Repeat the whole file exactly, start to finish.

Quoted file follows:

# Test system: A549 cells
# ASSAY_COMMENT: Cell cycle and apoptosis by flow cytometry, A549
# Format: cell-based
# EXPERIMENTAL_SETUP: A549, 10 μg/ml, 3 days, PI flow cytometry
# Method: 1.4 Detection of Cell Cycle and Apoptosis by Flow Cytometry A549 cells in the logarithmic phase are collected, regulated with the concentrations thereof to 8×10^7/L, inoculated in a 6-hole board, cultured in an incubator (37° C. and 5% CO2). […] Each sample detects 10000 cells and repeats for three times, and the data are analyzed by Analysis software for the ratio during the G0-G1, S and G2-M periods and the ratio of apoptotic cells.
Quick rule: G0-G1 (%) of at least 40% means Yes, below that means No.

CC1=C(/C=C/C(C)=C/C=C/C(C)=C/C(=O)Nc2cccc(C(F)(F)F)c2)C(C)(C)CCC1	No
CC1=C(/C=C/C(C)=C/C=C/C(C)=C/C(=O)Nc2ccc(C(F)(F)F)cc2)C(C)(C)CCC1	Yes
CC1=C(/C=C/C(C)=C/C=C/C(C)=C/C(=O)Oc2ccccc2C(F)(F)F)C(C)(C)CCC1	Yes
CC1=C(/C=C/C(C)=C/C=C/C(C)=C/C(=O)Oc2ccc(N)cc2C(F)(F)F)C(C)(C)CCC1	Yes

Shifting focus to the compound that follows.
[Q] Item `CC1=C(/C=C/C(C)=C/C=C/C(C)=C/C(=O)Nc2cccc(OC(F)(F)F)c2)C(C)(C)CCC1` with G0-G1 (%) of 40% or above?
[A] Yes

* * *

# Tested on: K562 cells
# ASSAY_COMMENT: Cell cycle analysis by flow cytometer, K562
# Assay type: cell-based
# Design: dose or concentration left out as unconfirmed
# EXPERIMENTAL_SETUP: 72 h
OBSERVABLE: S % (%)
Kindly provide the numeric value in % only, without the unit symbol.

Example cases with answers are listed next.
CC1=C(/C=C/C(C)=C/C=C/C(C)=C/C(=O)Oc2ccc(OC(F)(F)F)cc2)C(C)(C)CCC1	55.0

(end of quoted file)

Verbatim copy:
# Test system: A549 cells
# ASSAY_COMMENT: Cell cycle and apoptosis by flow cytometry, A549
# Format: cell-based
# EXPERIMENTAL_SETUP: A549, 10 μg/ml, 3 days, PI flow cytometry
# Method: 1.4 Detection of Cell Cycle and Apoptosis by Flow Cytometry A549 cells in the logarithmic phase are collected, regulated with the concentrations thereof to 8×10^7/L, inoculated in a 6-hole board, cultured in an incubator (37° C. and 5% CO2). […] Each sample detects 10000 cells and repeats for three times, and the data are analyzed by Analysis software for the ratio during the G0-G1, S and G2-M periods and the ratio of apoptotic cells.
Quick rule: G0-G1 (%) of at least 40% means Yes, below that means No.

CC1=C(/C=C/C(C)=C/C=C/C(C)=C/C(=O)Nc2cccc(C(F)(F)F)c2)C(C)(C)CCC1	No
CC1=C(/C=C/C(C)=C/C=C/C(C)=C/C(=O)Nc2ccc(C(F)(F)F)cc2)C(C)(C)CCC1	Yes
CC1=C(/C=C/C(C)=C/C=C/C(C)=C/C(=O)Oc2ccccc2C(F)(F)F)C(C)(C)CCC1	Yes
CC1=C(/C=C/C(C)=C/C=C/C(C)=C/C(=O)Oc2ccc(N)cc2C(F)(F)F)C(C)(C)CCC1	Yes

Shifting focus to the compound that follows.
[Q] Item `CC1=C(/C=C/C(C)=C/C=C/C(C)=C/C(=O)Nc2cccc(OC(F)(F)F)c2)C(C)(C)CCC1` with G0-G1 (%) of 40% or above?
[A] Yes

* * *

# Tested on: K562 cells
# ASSAY_COMMENT: Cell cycle analysis by flow cytometer, K562
# Assay type: cell-based
# Design: dose or concentration left out as unconfirmed
# EXPERIMENTAL_SETUP: 72 h
OBSERVABLE: S % (%)
Kindly provide the numeric value in % only, without the unit symbol.

Example cases with answers are listed next.
CC1=C(/C=C/C(C)=C/C=C/C(C)=C/C(=O)Oc2ccc(OC(F)(F)F)cc2)C(C)(C)CCC1	55.0